NYC's thriving poetry scene
April, aka National Poetry Month, may be the one time of year most non-poets devote any thought or attention to poetry, but what they're missing is an active verse scene that happens locally year-round.
"Poetry is not really part of American pop culture, but I forget that, because the scene in New York is so vibrant," said Melissa Broder, a poet who runs the reading series Polestar at Cake Shop, a rock club on the Lower East Side.
Turns out the popular perception of poetry as dull and academic is dead wrong. In honor of National Poetry Month, we put some common misconceptions to rest.
MYTH: Poetry readings are formulaic and boring
When you picture a reading, do you see some guy in a turtleneck droning into a mic at the front of a coffee shop? Well, don't. Readings these days take place in bars and rock clubs, and the young crowd is there to socialize and drink beer.
Poet Sasha Fletcher, a Philadelphia transplant pursuing an MFA at Columbia, attends a lot of events in Brooklyn. He's noticed a recent movement of younger poets who "manage to write really interesting work that they can deliver in a way that's really entertaining and engaging."
MYTH: Poetry exists in a bubble, away from the real world
Like all creative people in New York, poets are drawn to - and respond to - all aspects of the city's cultural life. The neighborhoods which host a high concentration of poetry events - the Lower East Side, Bushwick, Williamsburg and Ridgewood - also are where a lot of up-and-coming bands and emerging artists are active.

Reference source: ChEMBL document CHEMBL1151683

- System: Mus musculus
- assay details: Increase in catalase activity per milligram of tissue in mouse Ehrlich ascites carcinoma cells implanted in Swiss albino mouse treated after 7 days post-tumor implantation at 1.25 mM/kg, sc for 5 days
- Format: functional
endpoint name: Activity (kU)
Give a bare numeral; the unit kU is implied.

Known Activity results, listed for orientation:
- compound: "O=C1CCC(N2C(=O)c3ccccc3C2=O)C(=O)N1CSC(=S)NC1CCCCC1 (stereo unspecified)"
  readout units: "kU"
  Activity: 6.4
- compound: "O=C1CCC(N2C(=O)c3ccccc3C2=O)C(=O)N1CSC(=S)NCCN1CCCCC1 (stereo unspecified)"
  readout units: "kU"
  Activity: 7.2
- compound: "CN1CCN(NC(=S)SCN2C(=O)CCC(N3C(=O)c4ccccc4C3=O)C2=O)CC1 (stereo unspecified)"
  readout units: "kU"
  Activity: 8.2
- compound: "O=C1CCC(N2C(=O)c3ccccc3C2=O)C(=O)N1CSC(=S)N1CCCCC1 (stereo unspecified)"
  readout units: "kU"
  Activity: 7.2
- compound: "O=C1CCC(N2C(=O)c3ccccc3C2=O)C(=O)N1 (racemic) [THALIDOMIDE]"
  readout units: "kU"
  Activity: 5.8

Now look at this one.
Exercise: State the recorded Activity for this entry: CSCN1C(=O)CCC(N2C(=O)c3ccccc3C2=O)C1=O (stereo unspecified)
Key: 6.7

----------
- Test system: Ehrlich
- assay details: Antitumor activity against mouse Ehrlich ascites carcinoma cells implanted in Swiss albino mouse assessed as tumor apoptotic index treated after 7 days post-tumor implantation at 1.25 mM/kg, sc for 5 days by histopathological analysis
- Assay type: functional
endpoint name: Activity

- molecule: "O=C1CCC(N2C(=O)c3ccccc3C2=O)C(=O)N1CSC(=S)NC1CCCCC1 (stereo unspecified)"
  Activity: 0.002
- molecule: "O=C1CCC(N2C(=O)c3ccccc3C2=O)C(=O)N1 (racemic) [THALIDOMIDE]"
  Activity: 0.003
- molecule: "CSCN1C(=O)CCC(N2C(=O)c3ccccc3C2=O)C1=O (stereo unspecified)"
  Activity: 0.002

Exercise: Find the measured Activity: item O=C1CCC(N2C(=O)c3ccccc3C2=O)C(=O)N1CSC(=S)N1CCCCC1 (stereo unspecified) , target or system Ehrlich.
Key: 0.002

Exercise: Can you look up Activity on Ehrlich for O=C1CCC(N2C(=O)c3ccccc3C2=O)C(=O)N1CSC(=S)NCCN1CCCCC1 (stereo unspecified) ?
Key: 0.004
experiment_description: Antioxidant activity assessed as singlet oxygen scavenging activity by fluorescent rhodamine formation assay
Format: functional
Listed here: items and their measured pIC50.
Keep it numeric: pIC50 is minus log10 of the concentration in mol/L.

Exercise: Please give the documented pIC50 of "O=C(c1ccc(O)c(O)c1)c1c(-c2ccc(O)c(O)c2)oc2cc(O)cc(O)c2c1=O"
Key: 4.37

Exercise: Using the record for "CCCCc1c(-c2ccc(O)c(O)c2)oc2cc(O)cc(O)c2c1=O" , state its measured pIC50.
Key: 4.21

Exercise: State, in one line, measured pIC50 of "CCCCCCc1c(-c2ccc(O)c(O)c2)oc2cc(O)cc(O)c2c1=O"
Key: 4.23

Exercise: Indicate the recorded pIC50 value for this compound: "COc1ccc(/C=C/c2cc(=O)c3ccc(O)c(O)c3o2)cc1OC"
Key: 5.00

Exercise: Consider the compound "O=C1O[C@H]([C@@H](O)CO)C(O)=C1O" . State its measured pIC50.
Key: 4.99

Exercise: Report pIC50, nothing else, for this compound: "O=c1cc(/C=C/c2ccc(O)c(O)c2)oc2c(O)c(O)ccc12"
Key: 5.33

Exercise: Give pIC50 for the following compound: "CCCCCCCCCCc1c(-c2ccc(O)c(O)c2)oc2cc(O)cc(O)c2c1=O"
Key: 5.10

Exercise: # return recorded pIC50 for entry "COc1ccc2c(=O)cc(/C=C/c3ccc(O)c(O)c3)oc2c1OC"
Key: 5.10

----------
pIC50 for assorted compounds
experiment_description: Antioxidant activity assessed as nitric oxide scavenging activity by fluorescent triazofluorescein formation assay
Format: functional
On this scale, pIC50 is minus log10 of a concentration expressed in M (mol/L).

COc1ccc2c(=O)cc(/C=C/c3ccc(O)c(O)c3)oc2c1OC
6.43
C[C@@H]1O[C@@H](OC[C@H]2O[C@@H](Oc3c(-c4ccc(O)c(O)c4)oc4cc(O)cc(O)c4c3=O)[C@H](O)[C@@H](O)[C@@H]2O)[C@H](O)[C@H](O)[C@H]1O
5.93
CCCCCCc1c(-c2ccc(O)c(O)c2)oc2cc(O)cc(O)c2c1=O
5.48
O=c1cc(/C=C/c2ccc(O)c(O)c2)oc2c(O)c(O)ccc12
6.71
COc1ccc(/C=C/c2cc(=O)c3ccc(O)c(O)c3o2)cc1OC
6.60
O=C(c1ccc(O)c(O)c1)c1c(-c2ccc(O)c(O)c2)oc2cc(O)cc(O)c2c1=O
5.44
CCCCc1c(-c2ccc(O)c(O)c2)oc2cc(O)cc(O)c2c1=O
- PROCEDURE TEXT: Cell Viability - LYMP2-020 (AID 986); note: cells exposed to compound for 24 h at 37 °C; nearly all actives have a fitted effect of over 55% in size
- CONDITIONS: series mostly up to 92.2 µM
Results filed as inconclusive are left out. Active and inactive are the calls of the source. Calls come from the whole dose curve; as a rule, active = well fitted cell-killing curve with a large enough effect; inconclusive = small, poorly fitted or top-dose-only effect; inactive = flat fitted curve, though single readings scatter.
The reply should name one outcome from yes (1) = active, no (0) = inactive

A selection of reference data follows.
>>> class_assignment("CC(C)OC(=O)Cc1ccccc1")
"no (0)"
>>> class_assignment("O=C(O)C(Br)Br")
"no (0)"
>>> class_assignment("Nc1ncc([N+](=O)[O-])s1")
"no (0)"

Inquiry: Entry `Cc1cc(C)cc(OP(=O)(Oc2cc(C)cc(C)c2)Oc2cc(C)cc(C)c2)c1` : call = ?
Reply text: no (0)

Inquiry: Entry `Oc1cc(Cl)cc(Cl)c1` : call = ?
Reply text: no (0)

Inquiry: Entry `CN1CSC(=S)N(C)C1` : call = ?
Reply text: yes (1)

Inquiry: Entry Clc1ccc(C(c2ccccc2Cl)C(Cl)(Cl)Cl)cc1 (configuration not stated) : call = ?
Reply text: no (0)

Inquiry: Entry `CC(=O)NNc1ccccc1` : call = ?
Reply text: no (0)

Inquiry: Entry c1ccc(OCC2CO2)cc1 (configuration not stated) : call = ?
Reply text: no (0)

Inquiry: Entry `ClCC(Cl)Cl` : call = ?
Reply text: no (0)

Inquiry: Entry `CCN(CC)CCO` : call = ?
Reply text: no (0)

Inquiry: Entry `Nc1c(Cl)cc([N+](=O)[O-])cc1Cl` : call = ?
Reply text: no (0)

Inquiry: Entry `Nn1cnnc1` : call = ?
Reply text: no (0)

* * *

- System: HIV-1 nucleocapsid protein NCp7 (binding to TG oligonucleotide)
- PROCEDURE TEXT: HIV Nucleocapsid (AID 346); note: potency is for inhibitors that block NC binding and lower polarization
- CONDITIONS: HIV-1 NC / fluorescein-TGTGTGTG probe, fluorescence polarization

Reading series such as Supermachine, hosted by Ben Fama, regularly also feature bands or incorporate visual artists into their programming.
And this isn't at all a new thing for New York.
"There was a time in New York, in the '30s and then again in the late '50s with the Abstract Expressionists, that the poets and the visual artists were almost inseparable," said Jason Andrew, whose Storefront gallery in Bushwick holds regular poetry readings to recapture that interdisciplinary spirit.
MYTH: Poets are dreamers who don't understand capitalism
The truth is that most poets know they won't make money, but they don't care. They've accepted the fact that they'll always have to have a day job to keep pursuing their passion, but the support of their community helps them keep going.
"I don't know that I'll ever make a whole lot of money at it," Fletcher said, voicing a sentiment that was echoed by many. "But I don't really know what I'd do if I didn't have this."
Experience the scene for yourself at the following:
Stain of Poetry
Goodbye Blue Monday, 1087 Broadway, Bushwick
Last Friday every month
Space Space, 390 Seneca Ave., Ridgewood
Mailing list: poetrytime email@example.com.
Cafe Orwell, 247 Varet St., Williamsburg
View the schedule at crowdyourself.blogspot.com.
16 Wilson Ave., Bushwick
Third Thursday every month
Cake Shop, 152 Ludlow St.
First Sunday every month
The Multifarious Array
Pete's Candy Store, 709 Lorimer St., Williamsburg
Outpost, 1014 Fulton St., Crown Heights
View the schedule at supermachinepoetry.com.
Intrigued? Want to read more? We asked Kevin Larimer, editor of Poets & Writers magazine, to suggest some local up-and-coming poets.
"Slow Dance With Trip Wire," Camille Rankine
"Juvenilia," Ken Chen
"To Light Out," Karen Weiser
"Becoming Weather," Chris Martin
"Late in the Antenna Fields," Alan Gilbert
Call for entries
We know some of you readers are budding poets, and we'd like to see what you've got. Submit your short poems by April 22 to firstname.lastname@example.org (with POETRY SUBMISSION in the subject line), and we'll print a few of our favorites in the books section on April 27.